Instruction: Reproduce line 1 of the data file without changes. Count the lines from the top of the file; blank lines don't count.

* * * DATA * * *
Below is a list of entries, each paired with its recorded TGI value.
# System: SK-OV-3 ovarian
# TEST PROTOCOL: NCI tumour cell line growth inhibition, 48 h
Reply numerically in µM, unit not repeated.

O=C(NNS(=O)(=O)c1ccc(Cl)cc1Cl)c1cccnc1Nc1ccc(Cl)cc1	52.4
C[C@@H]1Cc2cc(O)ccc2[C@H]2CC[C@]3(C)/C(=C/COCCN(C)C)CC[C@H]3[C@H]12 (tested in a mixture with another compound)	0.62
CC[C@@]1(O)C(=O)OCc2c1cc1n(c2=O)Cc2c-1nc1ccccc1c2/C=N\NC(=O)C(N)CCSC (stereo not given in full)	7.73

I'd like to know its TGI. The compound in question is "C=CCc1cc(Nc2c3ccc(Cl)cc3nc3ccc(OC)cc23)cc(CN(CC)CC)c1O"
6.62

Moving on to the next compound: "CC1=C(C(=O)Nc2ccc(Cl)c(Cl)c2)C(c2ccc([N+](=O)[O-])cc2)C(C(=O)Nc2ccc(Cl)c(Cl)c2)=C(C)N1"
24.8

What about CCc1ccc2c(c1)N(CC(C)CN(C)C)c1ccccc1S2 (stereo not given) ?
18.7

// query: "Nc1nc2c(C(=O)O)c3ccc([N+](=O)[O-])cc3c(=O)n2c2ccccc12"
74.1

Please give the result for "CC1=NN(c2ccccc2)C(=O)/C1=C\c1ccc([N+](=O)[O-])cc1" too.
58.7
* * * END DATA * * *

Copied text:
Below is a list of entries, each paired with its recorded TGI value.